It’s reasonable to ignore decisions in the past and what you do because of new circumstances. Let’s call it the Hammond principle. It’s common sense. What’s the fuss?

The government, he said, faced “some new challenges which we have to rise to”. Referring to the extra £2bn committed to adult social care in the Budget, he said: “We have to pay for these things somehow.”

I do support more taxes to pay for social care, but that’s not where it will go. It will go to the much bigger £50bn sized bills for Brexit or Trident. I don’t support taxing UK entrepreneurs to raise £145m, over addressing the billions in transnational tax free corporates. I don’t support suppressing entrepreneurialism. It’s right that the tax system recognise that people working for themselves and creating jobs take more risk than those who have a job.

But back to the Hammond principle. To misquote Oscar Wilde when he asks a grand lady whether she will sleep with him for a million pounds and she thinks about it: “We’ve established the principle, we’re only arguing about the price.”

So could the same principle of context affecting decisions be applied elsewhere in government? A change in policy to meet a new challenge versus a ‘no change in policy’ whatever it costs?

After all in business we do it all the time. We don’t always explain it well, mind you. We are changing this investment because these circumstances changed. Quite normal.

It seems that new challenges are now on the table compared to the Brexit manifesto. A £50bn bill for Brexit, the impacts for the economy, the complexity and number of years it will take, the complete distraction of brain power, the impact on the Irish question, the possible break up of the UK, the £350m that is not going to the NHS; the replacement of an international workforce. The difference in the Trump economy. Check out the size of the challenge:

So according to “Hammond’s principle” we could in theory revisit Brexit but I don’t think that is going to happen. After all it would have to happen in the next few weeks. But did anyone vote for a dogmatic Brexit in which common sense is thrown out of the window? I don’t think so. We could and should revisit the flavour of Brexit previously announced because circumstances are becoming clearer, the evidence is changing from what it was last June or even January. It’s becoming clear what some of the figures and impacts are, as opposed to what they were forecast, or were made up, to be.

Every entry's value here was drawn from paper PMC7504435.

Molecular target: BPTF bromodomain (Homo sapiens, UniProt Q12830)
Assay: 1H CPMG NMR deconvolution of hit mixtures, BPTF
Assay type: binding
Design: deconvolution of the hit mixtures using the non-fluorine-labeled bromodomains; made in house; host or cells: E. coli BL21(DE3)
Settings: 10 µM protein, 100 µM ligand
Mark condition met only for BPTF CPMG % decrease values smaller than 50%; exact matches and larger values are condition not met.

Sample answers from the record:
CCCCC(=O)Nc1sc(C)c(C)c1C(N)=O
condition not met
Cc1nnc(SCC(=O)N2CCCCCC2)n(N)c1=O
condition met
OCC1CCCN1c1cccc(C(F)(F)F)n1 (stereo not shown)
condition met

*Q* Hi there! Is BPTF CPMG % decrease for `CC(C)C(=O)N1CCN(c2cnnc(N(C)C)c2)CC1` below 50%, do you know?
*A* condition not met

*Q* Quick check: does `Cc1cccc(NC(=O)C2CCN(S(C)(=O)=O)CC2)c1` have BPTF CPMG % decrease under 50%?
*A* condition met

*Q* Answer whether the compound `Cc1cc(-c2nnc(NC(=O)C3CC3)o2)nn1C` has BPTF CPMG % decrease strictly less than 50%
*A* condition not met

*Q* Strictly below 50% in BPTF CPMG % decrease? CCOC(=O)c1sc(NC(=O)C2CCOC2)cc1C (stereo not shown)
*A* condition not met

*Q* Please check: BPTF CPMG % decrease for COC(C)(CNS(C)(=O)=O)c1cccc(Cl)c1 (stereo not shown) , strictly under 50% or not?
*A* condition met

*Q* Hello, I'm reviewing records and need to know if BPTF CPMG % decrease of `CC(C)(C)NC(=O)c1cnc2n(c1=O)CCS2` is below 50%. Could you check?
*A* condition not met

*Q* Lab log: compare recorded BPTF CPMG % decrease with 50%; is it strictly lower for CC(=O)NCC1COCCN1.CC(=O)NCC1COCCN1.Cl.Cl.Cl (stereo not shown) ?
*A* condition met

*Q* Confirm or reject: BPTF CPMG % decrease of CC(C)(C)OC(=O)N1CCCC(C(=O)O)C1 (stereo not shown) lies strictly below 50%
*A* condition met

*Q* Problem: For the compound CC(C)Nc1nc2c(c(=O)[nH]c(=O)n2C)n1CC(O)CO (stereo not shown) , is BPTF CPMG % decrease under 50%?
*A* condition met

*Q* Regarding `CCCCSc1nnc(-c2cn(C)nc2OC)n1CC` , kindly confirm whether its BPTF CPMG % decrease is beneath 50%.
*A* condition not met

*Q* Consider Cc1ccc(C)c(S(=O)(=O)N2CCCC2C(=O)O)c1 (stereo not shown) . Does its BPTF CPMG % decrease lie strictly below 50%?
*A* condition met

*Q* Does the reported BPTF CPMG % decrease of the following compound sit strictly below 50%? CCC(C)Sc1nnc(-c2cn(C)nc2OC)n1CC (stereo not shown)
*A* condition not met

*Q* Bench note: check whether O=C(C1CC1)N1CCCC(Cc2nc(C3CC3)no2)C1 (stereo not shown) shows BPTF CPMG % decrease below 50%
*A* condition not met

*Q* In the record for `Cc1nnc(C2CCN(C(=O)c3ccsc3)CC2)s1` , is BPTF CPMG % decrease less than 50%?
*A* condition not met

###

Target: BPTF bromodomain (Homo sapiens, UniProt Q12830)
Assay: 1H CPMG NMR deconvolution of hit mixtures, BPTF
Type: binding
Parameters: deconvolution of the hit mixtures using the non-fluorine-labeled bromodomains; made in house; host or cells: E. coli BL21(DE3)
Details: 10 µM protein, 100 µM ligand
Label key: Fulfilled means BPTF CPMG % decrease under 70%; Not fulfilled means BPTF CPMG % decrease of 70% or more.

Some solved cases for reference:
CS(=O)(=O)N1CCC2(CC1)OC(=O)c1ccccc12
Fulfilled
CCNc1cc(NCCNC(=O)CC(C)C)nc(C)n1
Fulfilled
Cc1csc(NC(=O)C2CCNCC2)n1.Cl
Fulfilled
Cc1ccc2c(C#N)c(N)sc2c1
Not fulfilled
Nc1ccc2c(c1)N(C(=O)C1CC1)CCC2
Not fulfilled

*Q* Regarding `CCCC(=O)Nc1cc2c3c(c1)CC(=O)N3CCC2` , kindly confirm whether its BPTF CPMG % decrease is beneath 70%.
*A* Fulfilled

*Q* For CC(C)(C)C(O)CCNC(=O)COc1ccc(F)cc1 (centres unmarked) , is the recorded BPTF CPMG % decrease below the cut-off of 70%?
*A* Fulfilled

If politicians are allowed to admit what the real economics of Brexit are, then they can be allowed to change the approach. We must allow them room to do the right thing at the time. We would if it were in business, wouldn’t we?

Will the country give them that room? It probably already has.

Will the media give them that room? Will the the very few right wingers who seem to have a stranglehold, let them? The political question here is whether the UK is run by a very few people by dogma. Or whether parliament is acting in the best interests of the UK, the economy and the majority of people of the UK. At the time.

If you ran your business as an autocrat not listening to your customers or your staff, how would you be seen? How would you be feeling? Isolation, pressure, uncertainty which would push even more authoritarianism?

Could Brexit and principles be important enough that we should give politicians room to change rather than damning any change in course due to the circumstances? Or should we keep blaming them for changing course rather than ploughing straight into a force 10 gale?

Is it possible to debate rationally what to do in the light of the information coming on to the table? Flexibility is part of negotiation and will be needed.

Or are we going to hear our leaders play the stuck record of a hard Brexit at any cost? To stifle debate of the terms of Brexit is not denying the will of the people. It is denying common sense. It wouldn’t work in business…..well maybe in America.

So if there is to be a “Great” in Great Britain, please let’s have some open and honest debate in the light of the changing evidence. It’s what our brand stands for, after all. Our customers are watching us: in China, India, Asia as well as the US and Europe.

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